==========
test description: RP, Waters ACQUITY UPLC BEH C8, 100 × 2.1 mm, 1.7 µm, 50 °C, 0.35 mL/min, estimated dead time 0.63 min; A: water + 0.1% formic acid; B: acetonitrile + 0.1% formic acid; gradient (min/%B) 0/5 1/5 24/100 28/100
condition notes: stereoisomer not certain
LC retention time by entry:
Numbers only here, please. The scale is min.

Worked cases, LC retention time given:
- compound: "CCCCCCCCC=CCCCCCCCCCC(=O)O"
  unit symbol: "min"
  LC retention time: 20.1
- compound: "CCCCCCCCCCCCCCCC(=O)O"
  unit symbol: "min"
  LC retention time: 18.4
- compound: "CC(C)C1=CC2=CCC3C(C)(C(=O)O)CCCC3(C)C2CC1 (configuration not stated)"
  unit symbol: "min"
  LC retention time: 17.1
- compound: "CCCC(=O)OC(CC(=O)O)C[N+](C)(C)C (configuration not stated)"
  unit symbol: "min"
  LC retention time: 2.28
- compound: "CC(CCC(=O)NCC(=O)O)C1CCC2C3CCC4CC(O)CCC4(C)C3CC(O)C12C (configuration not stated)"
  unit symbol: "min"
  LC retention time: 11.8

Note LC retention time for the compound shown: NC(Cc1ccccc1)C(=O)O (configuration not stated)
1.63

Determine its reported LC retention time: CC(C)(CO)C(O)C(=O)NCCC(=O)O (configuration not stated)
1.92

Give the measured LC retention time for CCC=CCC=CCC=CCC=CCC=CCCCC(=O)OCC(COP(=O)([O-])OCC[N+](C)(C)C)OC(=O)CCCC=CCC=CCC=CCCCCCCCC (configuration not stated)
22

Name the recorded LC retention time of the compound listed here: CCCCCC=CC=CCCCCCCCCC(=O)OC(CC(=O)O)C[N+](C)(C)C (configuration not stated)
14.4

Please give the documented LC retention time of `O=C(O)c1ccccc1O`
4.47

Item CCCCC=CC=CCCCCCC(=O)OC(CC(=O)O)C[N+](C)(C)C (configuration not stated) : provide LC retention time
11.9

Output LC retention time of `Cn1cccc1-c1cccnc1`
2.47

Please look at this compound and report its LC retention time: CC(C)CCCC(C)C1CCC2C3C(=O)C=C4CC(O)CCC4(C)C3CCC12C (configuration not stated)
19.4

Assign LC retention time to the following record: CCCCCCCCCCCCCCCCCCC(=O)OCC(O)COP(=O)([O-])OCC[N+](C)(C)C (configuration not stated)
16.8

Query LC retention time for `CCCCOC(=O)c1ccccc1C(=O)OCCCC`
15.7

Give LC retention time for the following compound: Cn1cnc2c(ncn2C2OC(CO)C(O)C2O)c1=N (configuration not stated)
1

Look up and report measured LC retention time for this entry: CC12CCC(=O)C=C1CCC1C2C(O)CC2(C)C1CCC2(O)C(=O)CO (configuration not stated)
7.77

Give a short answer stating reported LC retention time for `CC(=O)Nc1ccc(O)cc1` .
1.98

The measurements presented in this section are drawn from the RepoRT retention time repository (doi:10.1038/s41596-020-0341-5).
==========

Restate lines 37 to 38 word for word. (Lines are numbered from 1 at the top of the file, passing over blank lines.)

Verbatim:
Assign LC retention time to the following record: CCCCCCCCCCCCCCCCCCC(=O)OCC(O)COP(=O)([O-])OCC[N+](C)(C)C (configuration not stated)
16.8